Knife Handle & Grip
The scales of the Joker Arrui 10 are made of natural olive wood, a very handsome wood that is also quite durable and has a nice grain to it. It’s shaped to be remarkably flush with the knife’s tang, and has no discernible seams or hot spots. I find it to be very comfortable, but I’ve heard of some users choosing to sand off the edges to smooth it out just a bit.
It’s decently grippy as well. The natural grain of the wood does a great job locking the handle in one’s palm without any additional texture. The wood doesn’t have any finish or coating on it, and an occasional application of linseed oil is always a good idea to keep wooden knife handles from drying out and cracking.
Made of thick, sturdy leather, the sheath that comes with the Arrui 10 is well made and has good quality stitching, though I do worry that, due to the location of some of the stitches, the knife might gradually wear through them as it’s pulled in and out of the sheath over time.
I find my knife to be just the slightest bit loose inside the sheath. I’ve read other reviews that say just the opposite, so there might simply be some slight variation in the fit of the sheath. In any case, one can always replace the sheath if they prefer a different style, and I’m happy enough with this one that I think I’ll stick with it.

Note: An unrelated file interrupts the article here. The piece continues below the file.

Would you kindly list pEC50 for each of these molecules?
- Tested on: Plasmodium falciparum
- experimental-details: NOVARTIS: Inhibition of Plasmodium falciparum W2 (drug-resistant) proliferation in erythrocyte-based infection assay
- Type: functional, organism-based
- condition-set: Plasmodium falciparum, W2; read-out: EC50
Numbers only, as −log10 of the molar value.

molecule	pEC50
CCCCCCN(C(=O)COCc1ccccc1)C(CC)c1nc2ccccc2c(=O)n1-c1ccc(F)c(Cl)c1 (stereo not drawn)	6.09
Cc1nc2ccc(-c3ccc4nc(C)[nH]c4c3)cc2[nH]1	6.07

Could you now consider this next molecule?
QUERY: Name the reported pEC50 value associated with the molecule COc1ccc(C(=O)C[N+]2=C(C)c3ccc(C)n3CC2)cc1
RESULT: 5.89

Final Thoughts on the Joker Arrui 10
This knife has been one that I’ve thoroughly enjoyed using and testing out, which isn’t something I can say about every knife I review. Okay, I can say that about most of them.
But I’ve truly become a fan of the Joker Arrui 10, largely because it’s simply a great knife. It’s a steal at the $35-and-change it usually goes for, and I would honestly pay a bit more than that and still feel like I was getting a good deal, especially considering the quality of the steel, the wood scales, and the overall attention to detail and craftsmanship that went into the design.
Another thing I really like about the Arrui 10 is its size. I know a lot of bushcrafters like a bigger knife, but this is a good reminder that you don’t need a massive, Rambo-esque knife to be effective in the backcountry.
The Joker Arrui 10 is a fantastic slicer, and having tested it on everything from twine and rubber hose to wood and PVC pipe, I can confidently say it holds its own against bigger and more expensive bushcraft knives. It’s great for making feather sticks and breaking down tinder, and is even good for batoning modest-sized pieces of wood.
At the end of the day, there are decent knives in almost any price range, and I’m not going to tell you that the Arrui is as good as a $150 bushcraft knife. It’s not. But if you’re on a budget and want the best knife $35 can buy, the Joker Arrui 10 is way, way up there on that list.
Alan Dale is an experienced backpacker and adventure sports athlete who pays the bills by writing. Married with a small brood, Alan often has his kids in tow on many of his adventures. You can visit Alan here: https://siralandale.com/